Sunday, March 31, 2013
Ignatius and Metacognition - What it Means to an LOD Student
I'm looking forward to expanding my appreciation for the topic of mindfulness, metacognition and metacognitive and affective experiences overall as I continue to develop as an LOD/HRD/HRM practitioner.
One of the greatest values of higher education is that we put ourselves in a context where independent learning activities are engaged in group and community areas of learning at the same time. This is rather like an incubator or hothouse experience. In the HRD world, this LOD program experience for me has been like a community of practice. It doesn't work without mindfulness and you can absolutely tell that some of the contributions in our discussion boards throughout the program have had varying degrees of mindfulness.
As an old social constructionist in my adult education background, I strongly believe in context and how our social environment shapes us individually and collectively. That being said, I want to squarely place our reflections on mindfulness in our Jesuit-sponsored higher educational setting and really take the opportunity to discuss the interplay between a Jesuit institution of higher learning and the topic of mindfulness.
As a post-Vatican II baby, I grew up fully capable of seeing the beneficial elements of all the world's religions (and please don't take any of my comments out of that context as you read them because I have a deep and abiding love of Buddhist thought and practice and have spent time in a Buddhist monastery on retreat). Nevertheless, where we are and what we are up to in Future-Focused Leadership or Creative Leadership is entirely Ignatian at its most fundamental roots. There is a Society of Jesus because Ignatius had a metacognitive experience that was personally transformational. From that affective experience, he produced enough psychological capital to generate social capital for generations (and Saint Louis University is only one of the many by products of a metacognition that took place hundreds of years ago). While I've never done the full 30-day Ignatian Exercises, I've had many smaller periods of the Exercises and I can tell you that within our Christian heritage there is a vast amount of material on contemplation and meditation (that along with our Buddhist companions make for a wealth of East and West dialogue about this topic overall). Now, we are all in a larger global environment and a balance of both worldviews (assuming that East and West is comprehensive enough to serve as a mental placeholder) is an imperative.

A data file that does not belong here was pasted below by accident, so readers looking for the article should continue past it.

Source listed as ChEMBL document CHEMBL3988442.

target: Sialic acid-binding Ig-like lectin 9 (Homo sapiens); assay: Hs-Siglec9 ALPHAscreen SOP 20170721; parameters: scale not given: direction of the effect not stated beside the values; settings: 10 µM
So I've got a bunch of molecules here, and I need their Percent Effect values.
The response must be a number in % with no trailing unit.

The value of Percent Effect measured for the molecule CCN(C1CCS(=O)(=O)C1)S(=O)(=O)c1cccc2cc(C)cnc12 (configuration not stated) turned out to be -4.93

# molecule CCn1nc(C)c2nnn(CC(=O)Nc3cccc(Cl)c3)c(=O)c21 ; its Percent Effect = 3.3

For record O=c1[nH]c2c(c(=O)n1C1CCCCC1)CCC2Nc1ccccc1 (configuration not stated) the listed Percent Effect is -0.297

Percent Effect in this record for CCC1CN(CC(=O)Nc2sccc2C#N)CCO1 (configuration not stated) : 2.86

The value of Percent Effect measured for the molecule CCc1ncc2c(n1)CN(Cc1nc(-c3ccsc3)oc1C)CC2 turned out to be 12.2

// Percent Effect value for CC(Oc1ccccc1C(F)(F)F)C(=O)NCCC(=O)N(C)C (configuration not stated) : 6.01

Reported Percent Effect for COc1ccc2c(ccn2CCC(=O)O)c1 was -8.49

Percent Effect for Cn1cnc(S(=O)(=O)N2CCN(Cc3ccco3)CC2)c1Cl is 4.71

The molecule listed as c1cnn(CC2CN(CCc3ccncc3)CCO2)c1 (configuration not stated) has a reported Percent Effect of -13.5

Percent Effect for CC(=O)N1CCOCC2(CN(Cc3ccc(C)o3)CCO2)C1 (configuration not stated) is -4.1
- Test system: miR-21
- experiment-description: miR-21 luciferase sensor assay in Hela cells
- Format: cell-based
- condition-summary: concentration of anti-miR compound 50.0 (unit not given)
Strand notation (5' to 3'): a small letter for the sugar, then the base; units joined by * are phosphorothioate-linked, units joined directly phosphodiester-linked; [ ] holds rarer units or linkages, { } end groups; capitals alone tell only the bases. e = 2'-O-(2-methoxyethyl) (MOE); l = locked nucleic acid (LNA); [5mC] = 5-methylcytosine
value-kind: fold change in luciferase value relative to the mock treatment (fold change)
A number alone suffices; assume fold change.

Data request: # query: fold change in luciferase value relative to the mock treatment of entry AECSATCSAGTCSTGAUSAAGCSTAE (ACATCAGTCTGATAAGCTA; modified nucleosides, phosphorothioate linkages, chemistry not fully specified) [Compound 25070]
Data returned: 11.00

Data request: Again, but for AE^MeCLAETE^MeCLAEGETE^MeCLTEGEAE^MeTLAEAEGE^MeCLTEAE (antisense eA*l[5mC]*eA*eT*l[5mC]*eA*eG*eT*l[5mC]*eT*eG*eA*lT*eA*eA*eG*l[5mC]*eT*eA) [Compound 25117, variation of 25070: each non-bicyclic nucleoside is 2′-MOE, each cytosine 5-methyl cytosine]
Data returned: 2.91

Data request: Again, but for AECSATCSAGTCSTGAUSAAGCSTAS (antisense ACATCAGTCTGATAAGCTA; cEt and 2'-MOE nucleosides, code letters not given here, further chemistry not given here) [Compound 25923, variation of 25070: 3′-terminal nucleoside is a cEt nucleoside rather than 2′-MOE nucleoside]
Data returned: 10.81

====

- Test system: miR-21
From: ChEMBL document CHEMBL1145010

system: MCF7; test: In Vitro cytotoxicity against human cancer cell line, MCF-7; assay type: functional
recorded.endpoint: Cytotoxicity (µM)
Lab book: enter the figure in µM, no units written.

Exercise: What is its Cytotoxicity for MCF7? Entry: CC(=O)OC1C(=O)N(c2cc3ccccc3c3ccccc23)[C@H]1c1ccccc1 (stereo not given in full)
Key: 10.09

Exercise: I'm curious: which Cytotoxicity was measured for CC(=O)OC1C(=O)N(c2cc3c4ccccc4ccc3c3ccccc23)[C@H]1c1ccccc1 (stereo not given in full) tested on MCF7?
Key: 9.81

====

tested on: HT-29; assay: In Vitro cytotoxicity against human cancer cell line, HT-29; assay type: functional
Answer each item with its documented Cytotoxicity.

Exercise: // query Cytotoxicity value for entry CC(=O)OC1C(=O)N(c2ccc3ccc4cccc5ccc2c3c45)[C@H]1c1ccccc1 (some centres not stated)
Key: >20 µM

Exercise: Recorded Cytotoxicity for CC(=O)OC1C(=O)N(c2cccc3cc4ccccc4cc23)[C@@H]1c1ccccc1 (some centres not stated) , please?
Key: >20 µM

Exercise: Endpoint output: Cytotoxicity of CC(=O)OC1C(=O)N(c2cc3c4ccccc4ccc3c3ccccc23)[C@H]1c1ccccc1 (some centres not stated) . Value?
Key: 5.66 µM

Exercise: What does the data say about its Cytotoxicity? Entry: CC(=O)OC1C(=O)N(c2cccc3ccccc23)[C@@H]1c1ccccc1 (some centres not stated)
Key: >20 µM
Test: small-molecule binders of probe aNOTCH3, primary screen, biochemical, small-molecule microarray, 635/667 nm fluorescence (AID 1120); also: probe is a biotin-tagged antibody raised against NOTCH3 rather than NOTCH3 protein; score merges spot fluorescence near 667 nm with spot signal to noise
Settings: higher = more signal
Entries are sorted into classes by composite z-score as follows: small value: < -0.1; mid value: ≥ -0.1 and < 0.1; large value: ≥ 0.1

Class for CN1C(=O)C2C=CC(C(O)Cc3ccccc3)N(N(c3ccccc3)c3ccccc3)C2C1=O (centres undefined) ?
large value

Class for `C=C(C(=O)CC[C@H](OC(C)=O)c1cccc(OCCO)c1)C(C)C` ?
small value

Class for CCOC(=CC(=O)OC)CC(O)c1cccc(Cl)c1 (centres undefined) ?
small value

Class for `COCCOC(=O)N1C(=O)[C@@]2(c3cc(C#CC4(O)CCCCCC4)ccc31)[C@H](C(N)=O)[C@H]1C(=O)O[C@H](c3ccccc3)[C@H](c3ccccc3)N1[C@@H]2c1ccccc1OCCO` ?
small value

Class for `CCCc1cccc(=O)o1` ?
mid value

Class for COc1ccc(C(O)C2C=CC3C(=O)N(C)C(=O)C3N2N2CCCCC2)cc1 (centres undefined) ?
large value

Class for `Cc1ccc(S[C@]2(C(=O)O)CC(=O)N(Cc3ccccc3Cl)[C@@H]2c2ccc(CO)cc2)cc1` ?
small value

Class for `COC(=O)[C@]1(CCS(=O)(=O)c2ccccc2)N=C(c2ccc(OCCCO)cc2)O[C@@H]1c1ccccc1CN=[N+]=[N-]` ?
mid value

I'd also like to suggest that the Spanish context of Ignatius' time was a hotbed for metacognitive and affective experiences which in addition to Ignatius we can add the names of John of the Cross and Theresa of Avila. On the negative side of the spectrum this environment also produced the Inquisition and a host of non pro-social interactions as well. I wonder if our own context is an equally compelling hot house for such experiences given the rise of out hyper-connectedness through the virtual world where we are interacting with thinking through "likes" and "shares" etc. These likes and shares are the affective components of our metacognition. It only takes a bit of critical self-reflection to watch what thoughts are shaping our feelings each and every day. Further, as LOD practitioners we know that under the iceberg of daily life are the thoughts and feelings that serve to interpret every interaction that takes place through our senses every day. Our world reflects to a larger degree our individual thoughts and feelings. I think that the global and thought-leading businesses are the forerunners in this and that this is quite to the point that artificial boundaries between the sacred and the profane are part of our past and not our future.
To be here, now, and the experiences that accompany that self-perception is mindfulness and at the same time profoundly humbling. So on one hand, CPS and the metacognition that supports its effectiveness is really just a version of the delivery of the Ignatian Exercises to an audience ill equipped to balance the demands of the secular and the sacred.
I envy those of you in the blended program and those of you with physical access to Saint Louis University. I haven't visited the campus but I've watched every Biliken video and had the opportunity to visit many Jesuit schools in the past. What I can tell you is that students there appear "happier" than on other campuses here in the United States including other Catholic campuses. I'm curious if you share these insights and to what you attribute these differences? The Jesuit model of mission which went global before companies were really companies is not particularly religious if your mind doesn't categorize it that way. In fact, my alma mater, Nova Southeastern University, is one of the largest growing private universities, and although they don't know it, they are an example of the secular Jesuits because they are applying the same principles like student-centered design of curriculum and campus life.
Lastly, I just want to put to you all that our LOD program is personally and professionally transformational and in that it is 100% authentically JESUIT!